Ha-Joon Chang, an author and reader in Political Economy of Development at the University of Cambridge, opens his interview about the problems of neoliberalism with Truth-Out by quoting Gore Vidal: Neoliberalism is "free enterprise for the poor and socialism for the rich," where "the rich have been increasingly protected from the market forces, while the poor have been more and more exposed to them."
By that he means that states bail out investors, hand out sweetheart contracts, and impose austerity to keep bond holders whole, but demolish trade unions and tariffs that block imports from countries with low wages and a weak environmental and safety rules, so that wages and working conditions decline (see also: the "gig economy").
He delves into austerity -- a way to "shrink the state, "give more power to the corporate sector" and "change the nature of state activities into a pro-corporate one (e.g., it is almost always welfare spending that goes first) -- and then into public debt (good if raised during downturns, from domestic investors), and then, into a prescription for economic growth that should be the platform of Labour and the Democratic Party.
He finishes with a stirring condemnation of trumpist economics that you will enjoy, I think.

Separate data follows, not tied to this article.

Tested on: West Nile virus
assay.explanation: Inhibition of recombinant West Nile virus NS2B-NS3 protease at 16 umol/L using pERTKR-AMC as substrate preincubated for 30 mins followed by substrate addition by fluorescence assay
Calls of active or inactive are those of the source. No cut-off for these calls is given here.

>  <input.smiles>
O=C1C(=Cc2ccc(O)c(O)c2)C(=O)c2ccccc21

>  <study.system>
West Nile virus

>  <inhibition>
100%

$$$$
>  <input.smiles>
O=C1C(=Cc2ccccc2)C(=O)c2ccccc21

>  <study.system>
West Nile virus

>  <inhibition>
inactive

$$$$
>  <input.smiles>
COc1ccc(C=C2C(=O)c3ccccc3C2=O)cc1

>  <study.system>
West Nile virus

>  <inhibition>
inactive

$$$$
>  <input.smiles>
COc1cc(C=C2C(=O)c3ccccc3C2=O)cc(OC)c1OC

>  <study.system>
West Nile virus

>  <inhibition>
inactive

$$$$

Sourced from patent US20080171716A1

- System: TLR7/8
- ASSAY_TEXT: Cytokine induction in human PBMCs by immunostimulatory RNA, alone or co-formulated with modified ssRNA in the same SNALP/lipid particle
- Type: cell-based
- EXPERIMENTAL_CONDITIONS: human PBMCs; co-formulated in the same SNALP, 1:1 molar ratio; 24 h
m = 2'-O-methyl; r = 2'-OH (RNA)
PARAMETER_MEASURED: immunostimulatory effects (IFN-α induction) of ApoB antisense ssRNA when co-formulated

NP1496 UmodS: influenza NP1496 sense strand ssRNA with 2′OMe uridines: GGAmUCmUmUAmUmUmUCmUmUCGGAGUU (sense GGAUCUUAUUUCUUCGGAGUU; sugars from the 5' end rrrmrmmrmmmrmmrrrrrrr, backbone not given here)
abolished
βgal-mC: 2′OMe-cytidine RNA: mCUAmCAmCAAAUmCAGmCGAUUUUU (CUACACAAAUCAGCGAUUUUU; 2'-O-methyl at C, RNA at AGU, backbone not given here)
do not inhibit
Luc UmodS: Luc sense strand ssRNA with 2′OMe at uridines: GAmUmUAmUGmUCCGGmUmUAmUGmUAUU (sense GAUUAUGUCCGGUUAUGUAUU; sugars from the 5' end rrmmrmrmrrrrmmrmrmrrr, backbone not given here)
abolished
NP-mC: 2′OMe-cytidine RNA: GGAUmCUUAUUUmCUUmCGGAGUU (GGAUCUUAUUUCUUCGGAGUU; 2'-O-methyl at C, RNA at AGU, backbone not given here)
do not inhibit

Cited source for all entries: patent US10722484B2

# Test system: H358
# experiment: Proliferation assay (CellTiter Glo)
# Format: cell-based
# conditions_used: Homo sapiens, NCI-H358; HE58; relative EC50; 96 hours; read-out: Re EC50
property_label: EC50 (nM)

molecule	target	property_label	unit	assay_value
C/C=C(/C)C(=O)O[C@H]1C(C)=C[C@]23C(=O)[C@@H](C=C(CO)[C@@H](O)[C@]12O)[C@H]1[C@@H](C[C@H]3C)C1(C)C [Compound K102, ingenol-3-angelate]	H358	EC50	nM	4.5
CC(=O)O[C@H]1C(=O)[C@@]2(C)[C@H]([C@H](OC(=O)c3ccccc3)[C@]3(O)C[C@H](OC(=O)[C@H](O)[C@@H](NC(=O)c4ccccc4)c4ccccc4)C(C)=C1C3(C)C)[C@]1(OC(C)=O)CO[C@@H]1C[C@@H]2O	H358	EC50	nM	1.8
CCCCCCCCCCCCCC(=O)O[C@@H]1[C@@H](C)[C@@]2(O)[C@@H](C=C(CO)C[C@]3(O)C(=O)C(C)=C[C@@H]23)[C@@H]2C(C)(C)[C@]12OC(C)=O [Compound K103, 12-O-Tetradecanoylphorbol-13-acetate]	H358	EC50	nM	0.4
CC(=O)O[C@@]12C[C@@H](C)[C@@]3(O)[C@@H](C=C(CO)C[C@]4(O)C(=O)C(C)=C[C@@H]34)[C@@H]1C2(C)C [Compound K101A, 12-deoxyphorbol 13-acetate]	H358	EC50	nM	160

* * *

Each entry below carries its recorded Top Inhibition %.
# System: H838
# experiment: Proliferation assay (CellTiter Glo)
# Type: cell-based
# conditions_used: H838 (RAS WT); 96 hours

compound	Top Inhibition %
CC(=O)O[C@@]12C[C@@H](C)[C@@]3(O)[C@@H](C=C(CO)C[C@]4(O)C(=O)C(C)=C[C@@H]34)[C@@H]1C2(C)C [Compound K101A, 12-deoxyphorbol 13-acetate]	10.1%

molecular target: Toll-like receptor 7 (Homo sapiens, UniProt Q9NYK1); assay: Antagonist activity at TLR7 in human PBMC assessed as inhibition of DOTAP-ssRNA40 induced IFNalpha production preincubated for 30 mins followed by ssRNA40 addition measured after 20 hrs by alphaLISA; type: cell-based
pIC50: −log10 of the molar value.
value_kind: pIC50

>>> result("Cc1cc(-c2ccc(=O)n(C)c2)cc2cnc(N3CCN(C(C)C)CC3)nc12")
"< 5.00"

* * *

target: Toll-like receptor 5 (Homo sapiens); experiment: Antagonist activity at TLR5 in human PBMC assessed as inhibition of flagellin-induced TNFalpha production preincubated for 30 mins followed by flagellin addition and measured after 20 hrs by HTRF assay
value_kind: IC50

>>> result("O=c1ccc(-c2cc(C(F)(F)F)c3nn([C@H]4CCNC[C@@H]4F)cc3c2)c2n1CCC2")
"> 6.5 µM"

A lot of people now talk of a "new normal" and a "secular stagnation" in which high inequality, aging population, and deleveraging (reduction in debt) by the private sector lead to chronically low economic growth, which can only be temporarily boosted by financial bubbles that are unsustainable in the long run.
Given that these causes can be countered by policy measures, secular stagnation is not inevitable. Aging can be countered by policy changes that make work and child-rearing more compatible (e.g., cheaper and better childcare, flexible working hours, career compensation for childcare) and by increased immigration. Inequality can be countered by more aggressive tax-and-transfer policy and by better protection for the weak (e.g., urban planning protecting small shops, supports for SMEs). Deleveraging by the private sector can be countered by increased government spending, as the Japanese experience of the last quarter century shows.
Of course, saying that secular stagnation can be countered is different from saying that it will be countered. For example, the quickest policy that can counter ageing -- that is, increased immigration -- is politically unpopular. In many rich countries, the alignment of political and economic forces is such that it will be difficult to reduce inequality significantly in the short- to medium-run. The current fiscal dogma is such that fiscal expansion seems unlikely in most countries in the near future.
Thus, in the short- to medium-run, low growth seems very likely. However, this does not mean that this will forever be the case. In the longer run, the changes in politics and thus, economic policies may change policies in such a way that the causes of "secular stagnation" are countered to a significant extent. This highlights how important the political struggle to change economic policies is.
Exposing the Myths of Neoliberal Capitalism: An Interview With Ha-Joon Chang [C.J. Polychroniou/Truth Out]
(via Naked Capitalism)
(Image: Ha-Joon Chang, New America, CC-BY)